While they wrangle over the terms of their surrender legislation, the Democrat leadership has sent the worst of messages to the world. Speaker Pelosi struck the first wedge into what should be a united American foreign policy on Iraq by introducing a defense bill, which would effectively move the position of Commander in Chief to the U.S. Congress. Along with timetables for withdrawal from Iraq, the Pelosi bill, on page 72, mandates a 15 day waiting period before an American unit can be moved into the Iraq war theater. This incredibly obstructive provision would have profound negative effects on our forces’ abilities to fight. For example, should US hostages be taken and a Delta Force team moved from outside the theater to attempt a rescue, Pelosi’s provision would require a fifteen-day waiting period and a report to Congress before the rescue could be attempted. Should a Zarqawi level target be located and U.S. fighter aircraft be deployed from outside Iraq, the same fifteen days would elapse before a strike could be executed. The very nature of the “notice and wait” requirement illustrates how unfamiliar Democrats are with the war against terrorists. This is a new era involving rapid movement of specialized personnel and equipment across theater boundaries. “Notice and wait for two weeks” reflects an ultimate misunderstanding of U.S. military operations.
Democrats, in defending the Pelosi requirement, state that their concern is readiness of our military forces and that the President’s certification of ”full mission capability” and Congress’ fifteen day review of said certification is simply assertion of normal congressional oversight responsibilities. This position should be rejected for several reasons. First, such micro management can never work in a congress, which takes weeks to tee up a hearing. Second, readiness levels are a complicated thing, often unreflective of real military capability. For example, if an infantry company does not have its flu shots, it will be rated as “unready.” In the world of speaker Pelosi, this may justify non-deployment, but to a soldier engaged in combat and awaiting reinforcements, the message that the speaker is worried that the re-enforcements will catch the flu and will have to “stay home from school” until they get their shots is hardly inspiring. All this reflects the wisdom of the Constitution’s reserving Commander in Chief responsibilities for the single leader elected by the entire nation. Even the Washington Post noted the obvious intrusion of the Pelosi bill on the President’s powers.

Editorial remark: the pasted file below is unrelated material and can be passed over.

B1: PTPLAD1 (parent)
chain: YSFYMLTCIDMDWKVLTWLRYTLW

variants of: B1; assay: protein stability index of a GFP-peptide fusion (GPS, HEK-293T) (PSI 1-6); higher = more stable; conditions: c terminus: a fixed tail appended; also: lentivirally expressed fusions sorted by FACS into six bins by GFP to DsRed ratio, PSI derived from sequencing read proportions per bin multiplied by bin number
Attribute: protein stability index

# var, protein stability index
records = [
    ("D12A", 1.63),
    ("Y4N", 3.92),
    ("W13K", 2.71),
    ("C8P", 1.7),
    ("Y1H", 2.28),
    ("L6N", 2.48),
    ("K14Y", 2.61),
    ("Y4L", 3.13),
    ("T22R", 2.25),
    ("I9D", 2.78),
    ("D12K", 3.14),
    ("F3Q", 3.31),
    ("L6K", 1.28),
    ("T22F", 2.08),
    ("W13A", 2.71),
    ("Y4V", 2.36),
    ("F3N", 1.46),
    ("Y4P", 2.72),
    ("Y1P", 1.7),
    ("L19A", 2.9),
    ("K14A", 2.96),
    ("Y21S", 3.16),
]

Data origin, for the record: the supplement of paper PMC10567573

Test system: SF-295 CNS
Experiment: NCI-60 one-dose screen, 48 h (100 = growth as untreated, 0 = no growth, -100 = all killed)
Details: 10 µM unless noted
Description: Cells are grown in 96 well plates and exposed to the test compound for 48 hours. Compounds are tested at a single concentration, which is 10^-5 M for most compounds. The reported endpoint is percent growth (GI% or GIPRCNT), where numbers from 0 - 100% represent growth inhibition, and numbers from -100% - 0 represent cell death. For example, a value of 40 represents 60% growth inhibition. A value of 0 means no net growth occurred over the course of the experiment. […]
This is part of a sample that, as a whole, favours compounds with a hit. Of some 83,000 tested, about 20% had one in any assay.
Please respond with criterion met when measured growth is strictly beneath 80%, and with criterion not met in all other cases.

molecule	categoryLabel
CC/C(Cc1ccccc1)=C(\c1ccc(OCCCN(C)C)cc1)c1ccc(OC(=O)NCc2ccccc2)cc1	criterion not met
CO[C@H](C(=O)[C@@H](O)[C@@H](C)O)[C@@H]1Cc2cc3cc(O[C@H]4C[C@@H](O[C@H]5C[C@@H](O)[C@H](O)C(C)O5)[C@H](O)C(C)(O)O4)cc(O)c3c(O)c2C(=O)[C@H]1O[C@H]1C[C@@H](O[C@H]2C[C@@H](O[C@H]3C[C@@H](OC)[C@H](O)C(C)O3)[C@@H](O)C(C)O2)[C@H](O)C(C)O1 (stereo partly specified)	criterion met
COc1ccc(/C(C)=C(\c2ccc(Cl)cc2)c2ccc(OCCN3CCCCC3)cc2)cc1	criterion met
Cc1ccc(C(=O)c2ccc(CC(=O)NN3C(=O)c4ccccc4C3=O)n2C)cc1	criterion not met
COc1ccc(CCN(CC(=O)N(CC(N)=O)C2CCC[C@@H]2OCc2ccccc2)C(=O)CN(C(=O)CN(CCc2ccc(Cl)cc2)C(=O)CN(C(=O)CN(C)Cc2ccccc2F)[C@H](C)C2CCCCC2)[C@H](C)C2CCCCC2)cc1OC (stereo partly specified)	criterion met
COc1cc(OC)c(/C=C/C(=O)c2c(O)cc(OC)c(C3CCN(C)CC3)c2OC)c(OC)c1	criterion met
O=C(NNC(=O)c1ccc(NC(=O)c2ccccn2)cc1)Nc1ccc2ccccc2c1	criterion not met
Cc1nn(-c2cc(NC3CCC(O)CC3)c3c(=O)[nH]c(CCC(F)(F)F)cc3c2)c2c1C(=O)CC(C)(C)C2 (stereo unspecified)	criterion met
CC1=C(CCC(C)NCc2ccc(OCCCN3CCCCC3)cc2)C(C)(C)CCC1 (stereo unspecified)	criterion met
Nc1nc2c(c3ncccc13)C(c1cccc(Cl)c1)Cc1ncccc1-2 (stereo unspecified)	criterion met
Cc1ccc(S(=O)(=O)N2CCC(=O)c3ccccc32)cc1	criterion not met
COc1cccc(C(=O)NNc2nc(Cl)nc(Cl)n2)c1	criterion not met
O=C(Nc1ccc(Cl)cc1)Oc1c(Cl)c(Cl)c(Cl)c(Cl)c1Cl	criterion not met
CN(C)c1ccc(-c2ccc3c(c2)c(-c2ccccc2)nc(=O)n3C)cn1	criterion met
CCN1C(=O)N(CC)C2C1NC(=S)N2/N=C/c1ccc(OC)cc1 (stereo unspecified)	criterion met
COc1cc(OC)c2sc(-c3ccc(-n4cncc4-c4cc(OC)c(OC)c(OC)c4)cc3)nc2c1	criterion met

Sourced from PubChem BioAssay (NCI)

Senate leader Reid quickly followed Speaker Pelosi with his own mis-guided “missile,” in announcing that the U.S. had “lost” the war in Iraq. Just as Speaker Pelosi had surprised the Israelis by becoming their ambassador to Syria without portfolio, Senator Reid’s comments must have been a surprise to some. Consider, for example what effect they might have on an Al-Qaeda leader in Anbar Province. As he sits in his safe house outside Fallujah, the bad news has been coming in. His assassinations of Sunni Tribal leaders have turned the region against him. Sunnis are joining the Iraqi Army in Anbar Province in unprecedented numbers. The Sunni led national police force is working with the Shiite led Army and the U.S. Marine Corps to push back against Al-Qaeda. The terrorist leader is interrupted from his “bad news” briefings by ecstatic aides. “Senator Reid has surrendered,” they shriek. “He says the U.S. has lost the war.” The Al-Qaeda leader asks the aides if they are joking, and, assured they are not, turns to the task of redoubling his efforts. This statement can only have the effect of encouraging the enemy in Iraq.